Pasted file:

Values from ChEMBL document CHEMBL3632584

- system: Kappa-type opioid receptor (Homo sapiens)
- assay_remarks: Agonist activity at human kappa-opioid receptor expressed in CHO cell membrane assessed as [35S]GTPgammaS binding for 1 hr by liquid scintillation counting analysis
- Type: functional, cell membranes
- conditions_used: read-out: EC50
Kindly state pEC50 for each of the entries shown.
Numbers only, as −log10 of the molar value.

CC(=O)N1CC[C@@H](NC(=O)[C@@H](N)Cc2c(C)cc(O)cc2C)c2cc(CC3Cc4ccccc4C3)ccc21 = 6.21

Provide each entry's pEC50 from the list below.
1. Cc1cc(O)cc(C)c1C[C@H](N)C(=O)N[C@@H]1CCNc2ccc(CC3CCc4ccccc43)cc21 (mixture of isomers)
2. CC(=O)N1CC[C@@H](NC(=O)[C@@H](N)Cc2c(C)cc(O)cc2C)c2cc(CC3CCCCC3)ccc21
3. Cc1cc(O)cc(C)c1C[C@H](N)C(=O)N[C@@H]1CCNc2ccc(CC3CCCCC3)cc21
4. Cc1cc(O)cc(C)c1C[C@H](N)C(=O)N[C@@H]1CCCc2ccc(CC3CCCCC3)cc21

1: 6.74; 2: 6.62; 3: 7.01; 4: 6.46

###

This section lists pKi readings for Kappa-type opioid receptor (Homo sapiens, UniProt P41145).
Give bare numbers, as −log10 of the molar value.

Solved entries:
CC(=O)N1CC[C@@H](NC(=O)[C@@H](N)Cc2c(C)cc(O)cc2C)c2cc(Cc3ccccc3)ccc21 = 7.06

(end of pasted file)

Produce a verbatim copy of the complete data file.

Values from ChEMBL document CHEMBL3632584

- system: Kappa-type opioid receptor (Homo sapiens)
- assay_remarks: Agonist activity at human kappa-opioid receptor expressed in CHO cell membrane assessed as [35S]GTPgammaS binding for 1 hr by liquid scintillation counting analysis
- Type: functional, cell membranes
- conditions_used: read-out: EC50
Kindly state pEC50 for each of the entries shown.
Numbers only, as −log10 of the molar value.

CC(=O)N1CC[C@@H](NC(=O)[C@@H](N)Cc2c(C)cc(O)cc2C)c2cc(CC3Cc4ccccc4C3)ccc21 = 6.21

Provide each entry's pEC50 from the list below.
1. Cc1cc(O)cc(C)c1C[C@H](N)C(=O)N[C@@H]1CCNc2ccc(CC3CCc4ccccc43)cc21 (mixture of isomers)
2. CC(=O)N1CC[C@@H](NC(=O)[C@@H](N)Cc2c(C)cc(O)cc2C)c2cc(CC3CCCCC3)ccc21
3. Cc1cc(O)cc(C)c1C[C@H](N)C(=O)N[C@@H]1CCNc2ccc(CC3CCCCC3)cc21
4. Cc1cc(O)cc(C)c1C[C@H](N)C(=O)N[C@@H]1CCCc2ccc(CC3CCCCC3)cc21

1: 6.74; 2: 6.62; 3: 7.01; 4: 6.46

###

This section lists pKi readings for Kappa-type opioid receptor (Homo sapiens, UniProt P41145).
Give bare numbers, as −log10 of the molar value.

Solved entries:
CC(=O)N1CC[C@@H](NC(=O)[C@@H](N)Cc2c(C)cc(O)cc2C)c2cc(Cc3ccccc3)ccc21 = 7.06